5 Unexpected health benefits of intermittent fasting during Ramadan, the cultural significance of Ramadan, and healthy foods to incorporate into iftar to boost resilience and focus throughout the month.
The month of Ramadan is a time of spiritual growth, reflection, and fasting. As one of the five pillars of Islam, Ramadan is an integral part of the Muslim culture. During Ramadan, Muslims fast from dawn until dusk - abstaining from both food and drink throughout the day. In the evening, the fast is broken after sunset with “Iftar”, and a pre-fasting meal called “Sahur” is enjoyed before dawn. Ramadan ends with a celebration called Eid, or “the festival of breaking the fast” after 29 or 30 days of fasting (depending on the Islamic calendar year).
The purpose of this fast is to become closer to God and loved ones, to unite and pray, to recite the Quran, and to give back to the community through charity and good deeds.
Fasting for this extended period of time - experiencing hunger, thirst, and fatigue - allows Muslims to cultivate empathy for those less fortunate, who are without life’s basic necessities. This empathy and gratitude presents an opportunity to nurture a more connected, compassionate and kind society.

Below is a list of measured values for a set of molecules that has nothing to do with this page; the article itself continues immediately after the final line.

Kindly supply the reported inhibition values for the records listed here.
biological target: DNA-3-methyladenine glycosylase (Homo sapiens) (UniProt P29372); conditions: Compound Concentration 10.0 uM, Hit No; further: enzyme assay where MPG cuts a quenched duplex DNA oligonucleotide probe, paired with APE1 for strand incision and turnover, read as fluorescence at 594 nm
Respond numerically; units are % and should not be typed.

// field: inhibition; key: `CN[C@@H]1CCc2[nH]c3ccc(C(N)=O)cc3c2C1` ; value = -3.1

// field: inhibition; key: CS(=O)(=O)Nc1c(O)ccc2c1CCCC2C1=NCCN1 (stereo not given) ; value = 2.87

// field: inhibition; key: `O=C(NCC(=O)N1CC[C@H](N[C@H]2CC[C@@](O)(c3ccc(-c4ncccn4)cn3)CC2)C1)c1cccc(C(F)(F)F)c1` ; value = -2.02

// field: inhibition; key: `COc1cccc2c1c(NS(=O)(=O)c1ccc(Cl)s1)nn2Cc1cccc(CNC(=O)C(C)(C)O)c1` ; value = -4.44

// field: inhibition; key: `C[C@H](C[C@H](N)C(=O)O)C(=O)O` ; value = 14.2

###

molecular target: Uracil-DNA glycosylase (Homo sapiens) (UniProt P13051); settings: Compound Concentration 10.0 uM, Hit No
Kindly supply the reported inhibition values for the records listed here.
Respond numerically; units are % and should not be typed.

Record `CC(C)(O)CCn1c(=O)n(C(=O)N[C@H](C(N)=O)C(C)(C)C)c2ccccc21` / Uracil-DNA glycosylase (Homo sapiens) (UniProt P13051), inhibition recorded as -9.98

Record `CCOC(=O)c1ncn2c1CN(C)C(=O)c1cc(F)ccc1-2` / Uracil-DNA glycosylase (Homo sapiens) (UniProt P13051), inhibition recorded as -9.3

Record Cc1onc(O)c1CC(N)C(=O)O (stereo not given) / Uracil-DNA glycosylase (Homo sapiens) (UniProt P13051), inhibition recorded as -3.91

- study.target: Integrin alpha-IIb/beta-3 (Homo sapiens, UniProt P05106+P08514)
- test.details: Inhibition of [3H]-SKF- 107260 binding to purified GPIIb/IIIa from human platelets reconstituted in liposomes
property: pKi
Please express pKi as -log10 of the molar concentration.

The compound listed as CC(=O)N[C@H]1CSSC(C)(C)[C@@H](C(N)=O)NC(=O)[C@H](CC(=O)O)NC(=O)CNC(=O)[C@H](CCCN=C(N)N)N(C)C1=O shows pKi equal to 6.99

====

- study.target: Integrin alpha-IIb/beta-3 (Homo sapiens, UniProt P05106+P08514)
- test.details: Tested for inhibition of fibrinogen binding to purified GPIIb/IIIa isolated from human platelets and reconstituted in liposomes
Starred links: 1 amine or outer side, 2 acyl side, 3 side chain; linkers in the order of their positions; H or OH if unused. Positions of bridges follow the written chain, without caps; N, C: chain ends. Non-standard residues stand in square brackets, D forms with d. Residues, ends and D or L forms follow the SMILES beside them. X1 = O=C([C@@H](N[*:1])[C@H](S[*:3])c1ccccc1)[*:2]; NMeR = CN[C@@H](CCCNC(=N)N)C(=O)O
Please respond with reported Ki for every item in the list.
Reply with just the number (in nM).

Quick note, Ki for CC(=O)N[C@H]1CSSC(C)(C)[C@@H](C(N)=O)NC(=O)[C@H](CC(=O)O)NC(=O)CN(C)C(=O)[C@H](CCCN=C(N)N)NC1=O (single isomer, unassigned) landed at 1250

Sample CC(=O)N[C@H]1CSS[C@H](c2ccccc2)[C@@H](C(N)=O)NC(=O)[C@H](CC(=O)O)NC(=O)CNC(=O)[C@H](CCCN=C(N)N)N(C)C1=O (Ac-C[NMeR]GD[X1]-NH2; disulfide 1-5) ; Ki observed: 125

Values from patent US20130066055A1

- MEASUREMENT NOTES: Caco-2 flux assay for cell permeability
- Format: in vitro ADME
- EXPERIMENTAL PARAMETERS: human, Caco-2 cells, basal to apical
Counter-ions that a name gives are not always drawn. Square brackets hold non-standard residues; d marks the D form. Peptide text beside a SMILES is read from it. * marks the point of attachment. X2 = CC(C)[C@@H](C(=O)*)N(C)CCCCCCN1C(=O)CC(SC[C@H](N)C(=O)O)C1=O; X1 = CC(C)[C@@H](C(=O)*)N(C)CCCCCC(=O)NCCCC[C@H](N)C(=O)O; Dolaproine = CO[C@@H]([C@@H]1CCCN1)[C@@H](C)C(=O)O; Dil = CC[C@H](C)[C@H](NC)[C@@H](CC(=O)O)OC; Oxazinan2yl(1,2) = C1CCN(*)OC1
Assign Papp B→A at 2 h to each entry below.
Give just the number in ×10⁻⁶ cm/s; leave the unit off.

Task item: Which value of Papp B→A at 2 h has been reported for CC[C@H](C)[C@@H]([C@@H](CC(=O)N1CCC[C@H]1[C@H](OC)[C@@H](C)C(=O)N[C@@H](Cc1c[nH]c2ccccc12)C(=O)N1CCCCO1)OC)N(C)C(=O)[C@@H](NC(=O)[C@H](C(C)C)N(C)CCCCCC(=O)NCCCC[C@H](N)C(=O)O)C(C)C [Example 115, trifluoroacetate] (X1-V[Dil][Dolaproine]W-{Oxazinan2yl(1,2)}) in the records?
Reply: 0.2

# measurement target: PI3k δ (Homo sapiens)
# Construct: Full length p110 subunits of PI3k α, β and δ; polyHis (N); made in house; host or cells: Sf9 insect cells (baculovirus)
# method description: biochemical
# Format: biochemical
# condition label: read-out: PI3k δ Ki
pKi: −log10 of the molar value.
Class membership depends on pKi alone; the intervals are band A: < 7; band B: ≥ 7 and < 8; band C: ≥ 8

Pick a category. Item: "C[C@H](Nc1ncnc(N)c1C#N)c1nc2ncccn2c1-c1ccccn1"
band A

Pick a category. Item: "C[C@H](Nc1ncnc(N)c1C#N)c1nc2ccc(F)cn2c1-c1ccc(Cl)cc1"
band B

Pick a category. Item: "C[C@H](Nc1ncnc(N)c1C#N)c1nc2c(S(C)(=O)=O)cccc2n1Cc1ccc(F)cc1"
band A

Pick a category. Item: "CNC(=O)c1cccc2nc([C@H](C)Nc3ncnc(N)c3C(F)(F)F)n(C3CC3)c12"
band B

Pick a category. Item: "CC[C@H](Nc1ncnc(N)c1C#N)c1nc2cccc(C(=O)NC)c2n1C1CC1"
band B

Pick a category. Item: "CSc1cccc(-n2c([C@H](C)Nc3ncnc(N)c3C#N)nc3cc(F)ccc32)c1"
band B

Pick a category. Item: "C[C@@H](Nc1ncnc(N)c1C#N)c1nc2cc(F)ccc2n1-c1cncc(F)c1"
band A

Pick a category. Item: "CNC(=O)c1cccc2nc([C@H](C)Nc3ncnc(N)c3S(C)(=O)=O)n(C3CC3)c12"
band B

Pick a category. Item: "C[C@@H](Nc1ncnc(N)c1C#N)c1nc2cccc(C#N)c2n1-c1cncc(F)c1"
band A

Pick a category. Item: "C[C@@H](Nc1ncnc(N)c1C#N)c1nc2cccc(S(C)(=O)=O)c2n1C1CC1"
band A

Gratitude, generosity, and empathy are truly core values for us here at nomz. Our mission is to live by this sentiment throughout Ramadan, and all year long.
Our founder, Jana, and many of our staff are currently observing Ramadan this year. With that in mind, we wanted to share some of the health benefits of intermittent fasting during Ramadan, and healthy foods that you can break your fast with!
"Food is not just fuel. Food is about family, food is about community, food is about identity. We nourish all those things when we eat well." - Michale Pollan
Unexpected Health Benefits of Fasting
“Personally, I have noticed that I feel more focused, efficient and clear-minded during the month of Ramadan. During the fast, I fall asleep quickly and have deep, restful sleeps (often with vivid dreams). After the month of Ramadan is over, I have noticed that my skin is clear and youthful, and I crave healthy, wholesome food that is going to nourish my body.” - Jana
According to the research, it looks like Jana’s observations are correct! Here are 5 unexpected health benefits of fasting during Ramadan:
1. Cognitive Health - one study from the Tehran University of Medical Sciences found that fasting during Ramadan increased plasma levels of serotonin, brain derived nootropic factor (BDNF), and nerve growth factor. These neuropeptides are important for optimal brain health, healthy aging, and longevity!
2. Kick Sugar - fasting is a great time to kick those sugar cravings! Take this time as an extended break from sugar and allow your taste buds to reset. The less added sugar you have in your diet, the less you will crave it. Fasting is an ideal time to kick bad habits such as indulging in sugary foods, fast food, highly processed foods, and smoking.